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I am looking for a way to cleanly convert HTML tables to readable plain text.

I.e. given an input:

<table>
    <tr>
        <td>Height:</td>
        <td>200</td>
    </tr>
    <tr>
        <td>Width:</td>
        <td>440</td>
    </tr>
</table>

I expect the output:

Height: 200
Width: 440

I would prefer not using external tools, e.g. w3m -dump file.html, because they are (1) platform-dependent, (2) I want to have some control over the process and (3) I assume it is doable with Python alone with or without extra modules.

I don't need any word-wrapping or adjustable cell separator width. Having tabs as cell separators would be good enough.

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3 Answers

You should look at the standard library modules ElementTree and minidom

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How about using this:

Parse HTML table to Python list?

But, use collections.OrderedDict() instead of simple dictionary to preserve order. After you have a dictionary, it is very-very easy to get and format the text from it:

Using the solution of @Colt 45:

import xml.etree.ElementTree
import collections

s = """\
<table>
    <tr>
        <th>Height</th>
        <th>Width</th>
        <th>Depth</th>
    </tr>
    <tr>
        <td>10</td>
        <td>12</td>
        <td>5</td>
    </tr>
    <tr>
        <td>0</td>
        <td>3</td>
        <td>678</td>
    </tr>
    <tr>
        <td>5</td>
        <td>3</td>
        <td>4</td>
    </tr>
</table>
"""

table = xml.etree.ElementTree.XML(s)
rows = iter(table)
headers = [col.text for col in next(rows)]
for row in rows:
    values = [col.text for col in row]
    for key, value in collections.OrderedDict(zip(headers, values)).iteritems():
        print key, value

Output:

Height 10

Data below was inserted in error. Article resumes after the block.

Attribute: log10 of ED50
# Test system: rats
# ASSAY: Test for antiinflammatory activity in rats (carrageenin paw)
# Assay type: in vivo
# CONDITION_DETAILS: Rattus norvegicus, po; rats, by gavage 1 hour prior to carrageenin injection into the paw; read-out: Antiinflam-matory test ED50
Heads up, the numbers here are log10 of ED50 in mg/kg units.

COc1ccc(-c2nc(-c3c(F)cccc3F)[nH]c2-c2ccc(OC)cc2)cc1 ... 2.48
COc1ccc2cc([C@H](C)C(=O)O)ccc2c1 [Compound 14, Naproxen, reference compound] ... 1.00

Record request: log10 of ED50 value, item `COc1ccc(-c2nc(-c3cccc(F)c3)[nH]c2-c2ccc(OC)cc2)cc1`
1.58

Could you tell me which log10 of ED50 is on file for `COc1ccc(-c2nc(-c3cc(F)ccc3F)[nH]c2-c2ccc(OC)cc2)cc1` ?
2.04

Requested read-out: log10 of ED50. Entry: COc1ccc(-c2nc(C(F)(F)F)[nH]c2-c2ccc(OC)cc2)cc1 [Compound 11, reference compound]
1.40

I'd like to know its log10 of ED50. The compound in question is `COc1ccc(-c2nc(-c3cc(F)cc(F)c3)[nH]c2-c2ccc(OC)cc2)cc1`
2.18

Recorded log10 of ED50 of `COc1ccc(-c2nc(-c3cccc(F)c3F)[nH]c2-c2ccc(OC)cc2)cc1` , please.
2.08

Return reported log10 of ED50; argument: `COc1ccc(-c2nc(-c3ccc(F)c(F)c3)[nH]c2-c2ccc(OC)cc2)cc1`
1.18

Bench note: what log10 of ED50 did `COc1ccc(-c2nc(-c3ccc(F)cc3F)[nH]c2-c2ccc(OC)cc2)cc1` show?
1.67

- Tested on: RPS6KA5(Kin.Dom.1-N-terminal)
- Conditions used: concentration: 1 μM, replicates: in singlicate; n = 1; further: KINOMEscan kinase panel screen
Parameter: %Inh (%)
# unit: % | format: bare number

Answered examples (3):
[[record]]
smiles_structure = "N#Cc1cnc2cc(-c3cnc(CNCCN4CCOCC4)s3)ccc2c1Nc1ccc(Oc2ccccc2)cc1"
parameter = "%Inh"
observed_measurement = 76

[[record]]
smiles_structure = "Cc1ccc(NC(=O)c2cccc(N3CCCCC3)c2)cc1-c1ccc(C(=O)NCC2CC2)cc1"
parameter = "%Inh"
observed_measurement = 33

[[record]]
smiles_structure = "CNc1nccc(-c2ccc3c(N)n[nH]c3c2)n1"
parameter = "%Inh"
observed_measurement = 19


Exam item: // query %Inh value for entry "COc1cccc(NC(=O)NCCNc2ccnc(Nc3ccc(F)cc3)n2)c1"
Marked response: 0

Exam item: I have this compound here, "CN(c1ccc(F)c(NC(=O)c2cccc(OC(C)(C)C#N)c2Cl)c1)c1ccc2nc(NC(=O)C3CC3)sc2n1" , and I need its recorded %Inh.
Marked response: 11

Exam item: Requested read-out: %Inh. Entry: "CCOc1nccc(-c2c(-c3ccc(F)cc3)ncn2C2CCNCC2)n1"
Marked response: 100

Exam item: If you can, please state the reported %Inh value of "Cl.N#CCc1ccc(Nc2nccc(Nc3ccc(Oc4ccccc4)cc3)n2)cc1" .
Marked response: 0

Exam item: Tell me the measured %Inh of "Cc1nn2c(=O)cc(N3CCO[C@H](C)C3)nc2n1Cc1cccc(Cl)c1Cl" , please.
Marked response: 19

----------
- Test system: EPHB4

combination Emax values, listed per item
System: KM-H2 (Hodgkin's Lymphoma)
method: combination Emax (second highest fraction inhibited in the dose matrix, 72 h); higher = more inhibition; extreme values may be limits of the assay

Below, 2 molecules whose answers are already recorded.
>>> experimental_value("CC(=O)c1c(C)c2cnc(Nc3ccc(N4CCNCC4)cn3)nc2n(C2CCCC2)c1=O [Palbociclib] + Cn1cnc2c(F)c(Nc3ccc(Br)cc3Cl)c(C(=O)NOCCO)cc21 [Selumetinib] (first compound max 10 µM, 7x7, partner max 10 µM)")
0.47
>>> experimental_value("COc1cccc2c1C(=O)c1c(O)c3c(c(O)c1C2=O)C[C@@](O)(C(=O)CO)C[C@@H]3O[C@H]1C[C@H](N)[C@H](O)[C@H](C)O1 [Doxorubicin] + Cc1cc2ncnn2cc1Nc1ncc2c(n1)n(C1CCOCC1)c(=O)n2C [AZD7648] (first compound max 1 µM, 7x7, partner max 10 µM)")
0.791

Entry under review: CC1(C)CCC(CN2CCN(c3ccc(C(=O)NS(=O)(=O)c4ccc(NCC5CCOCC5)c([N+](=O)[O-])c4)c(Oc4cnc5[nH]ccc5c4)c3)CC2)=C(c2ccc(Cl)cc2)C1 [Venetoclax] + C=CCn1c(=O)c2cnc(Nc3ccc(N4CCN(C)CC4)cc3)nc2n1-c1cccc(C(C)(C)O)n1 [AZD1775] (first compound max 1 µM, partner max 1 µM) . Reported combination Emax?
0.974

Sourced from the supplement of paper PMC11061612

Width 12
Depth 5
Height 0
Width 3
Depth 678
Height 5
Width 3
Depth 4
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Thank you for example code but the issue is that it only handles one special case and my actual input is bit more complicated and contains lots of colspans so it won't display the data the way I want it to. Here is a sample of the actual data: pastebin.com/yRQvz2Ww At the moment none of the options I tried (elementree, lxml, BeautifulSoup) come close to the output of w3m -dump with the input i have. –  ccpizza May 25 '13 at 11:53
    
That is a whole different question — I mean the given input and expected output is not what you asked. For what you asked first, my answer is working. –  Peter Varo May 25 '13 at 12:07
    
My original example is generic and the preferred answer would ideally be generic too. The solution you propose does solve the simplest case but is not generic enough. –  ccpizza May 25 '13 at 17:02
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You can use HTQL module at http://htql.net.

Here is the sample code for your page:

import urllib2
url='http://pastebin.com/yRQvz2Ww'
page=urllib2.urlopen(url).read();

query="""<div (ID='super_frame')>1.<div (ID='monster_frame')>1.<div (ID='content_frame')>1.<div (ID='content_left')>1.<div (ID='code_frame2')>1.<div (ID='code_frame')>1.<div (ID='selectable')>1.<div (CLASS='html4strict')>1 &tx
<table>.<tr>{
    c1=<td>:colspan;   t1=<td>1 &tx; 
    c2=<td>2:colspan;   t2=<td>2 &tx;
    c3=<td>3:colspan;   t3=<td>3 &tx; 
    c4=<td>4:colspan;   t4=<td>4 &tx;
    c5=<td>5:colspan;   t5=<td>5 &tx;
}
"""

for t in htql.query(page, query): 
    print('\t'.join(t)); 

The htql.query() produces 10 columns including the c1, t2, c2, t2, ... c5, t5. You can use the c1..c5 information to know which cells the t1..t5 should be in.

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Thanks! Awesome! Something cool to play with :) The webscraping capabilities of the library look appealing, and the speed is also impressive. Will report on my results in a while. –  ccpizza May 28 '13 at 9:27
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